Across America, the decision to live with roommates in later years is becoming more common as the economy stagnates. According to the Census Bureau, from 2009 to 2010 the number of thirty-somethings living with non-family roommates rose from 10.6 million to 12 million, which is an increase of 13 percent.
If you’re considering sharing a Santa Cruz home with others, here are some of the benefits you could reap:
• Lower monthly payments: Whether through divorce, widowhood or empty nest syndrome, many people are left with too much house and way too much mortgage debt. One solution is to invite a compatible friend or two to move in and split that mortgage payment. It will also mean splitting the utility bills: win-win.
• Companionship: Sure, you have friends, but after hanging out with them, it can be a bit lonely to come home to an empty house late at night, if not downright scary. Most people enjoy sharing a meal rather than eating alone. And if you get sick, it’s really nice to know somebody will be around to check on you and take care of household basics until you get back on your feet.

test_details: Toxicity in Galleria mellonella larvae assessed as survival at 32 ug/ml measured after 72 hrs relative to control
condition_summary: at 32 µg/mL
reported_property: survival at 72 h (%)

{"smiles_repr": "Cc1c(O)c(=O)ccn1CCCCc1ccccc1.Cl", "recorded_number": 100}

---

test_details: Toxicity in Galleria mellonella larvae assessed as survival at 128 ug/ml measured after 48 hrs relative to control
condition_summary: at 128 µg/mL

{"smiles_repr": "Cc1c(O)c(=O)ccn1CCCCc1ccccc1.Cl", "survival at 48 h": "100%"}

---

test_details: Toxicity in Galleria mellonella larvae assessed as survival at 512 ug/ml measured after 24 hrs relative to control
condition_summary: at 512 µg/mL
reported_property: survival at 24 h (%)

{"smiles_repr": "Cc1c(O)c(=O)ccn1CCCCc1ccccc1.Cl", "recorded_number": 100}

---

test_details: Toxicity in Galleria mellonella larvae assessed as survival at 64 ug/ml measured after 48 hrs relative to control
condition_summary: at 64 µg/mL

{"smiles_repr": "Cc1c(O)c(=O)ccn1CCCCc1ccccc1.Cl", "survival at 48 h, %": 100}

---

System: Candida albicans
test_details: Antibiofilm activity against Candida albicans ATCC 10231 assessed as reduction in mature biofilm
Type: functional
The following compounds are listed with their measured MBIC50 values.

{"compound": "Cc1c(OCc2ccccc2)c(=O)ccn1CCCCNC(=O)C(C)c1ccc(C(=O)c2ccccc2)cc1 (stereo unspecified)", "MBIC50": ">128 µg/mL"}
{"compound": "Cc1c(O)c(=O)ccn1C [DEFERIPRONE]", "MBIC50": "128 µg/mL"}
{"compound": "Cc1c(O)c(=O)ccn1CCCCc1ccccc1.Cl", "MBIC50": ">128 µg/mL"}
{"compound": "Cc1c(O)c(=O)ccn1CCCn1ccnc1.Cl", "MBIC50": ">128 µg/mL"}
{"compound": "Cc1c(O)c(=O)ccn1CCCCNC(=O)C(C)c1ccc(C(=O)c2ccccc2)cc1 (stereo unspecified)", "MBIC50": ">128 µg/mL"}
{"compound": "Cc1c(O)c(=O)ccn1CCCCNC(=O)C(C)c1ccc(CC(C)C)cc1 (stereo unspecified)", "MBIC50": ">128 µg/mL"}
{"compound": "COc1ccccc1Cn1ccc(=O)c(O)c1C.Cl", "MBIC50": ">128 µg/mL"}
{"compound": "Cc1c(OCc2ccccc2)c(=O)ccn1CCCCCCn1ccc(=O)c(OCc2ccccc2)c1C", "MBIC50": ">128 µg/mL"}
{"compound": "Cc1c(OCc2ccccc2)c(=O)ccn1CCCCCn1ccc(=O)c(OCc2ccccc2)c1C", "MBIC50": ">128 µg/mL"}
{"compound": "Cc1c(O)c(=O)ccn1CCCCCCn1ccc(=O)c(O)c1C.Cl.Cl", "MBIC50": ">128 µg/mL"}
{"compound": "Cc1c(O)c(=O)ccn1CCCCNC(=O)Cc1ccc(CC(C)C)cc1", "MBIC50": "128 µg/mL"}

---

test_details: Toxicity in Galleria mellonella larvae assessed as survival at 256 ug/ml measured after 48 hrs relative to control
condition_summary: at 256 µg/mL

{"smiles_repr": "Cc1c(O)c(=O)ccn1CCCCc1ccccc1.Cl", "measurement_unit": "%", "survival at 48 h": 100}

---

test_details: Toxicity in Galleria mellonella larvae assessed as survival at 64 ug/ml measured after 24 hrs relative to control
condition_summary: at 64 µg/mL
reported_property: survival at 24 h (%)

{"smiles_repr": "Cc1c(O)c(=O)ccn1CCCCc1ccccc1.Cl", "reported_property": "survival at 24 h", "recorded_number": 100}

• Shared responsibilities: This runs the gamut from cooking, cleaning, home maintenance, yard maintenance… you get the picture. Being the sole proprietor of your Santa Cruz home can be very demanding; it can be a real relief to share the chores and decision-making with others.
• Better health: Studies show that loneliness leads to higher rates of anxiety and depression. Even if you don’t feel lonely, psychologists say that having less interaction with others can raise stress hormones and blood pressure. These are measurable physical effects of social isolation.
• The chance to live in a nicer home or neighborhood. When you split the bills, you can afford a nicer place than when you’re on your own. (Remember Golden Girls?)
If you’re looking for the perfect Santa Cruz home to share with friends, I can help! Contact me at 831.662.6522 or Lauren@LaurenSpencer.com.
For additional information, please visit my website at www.MySantaCruzRealEstate.com.
Living with non-family roommates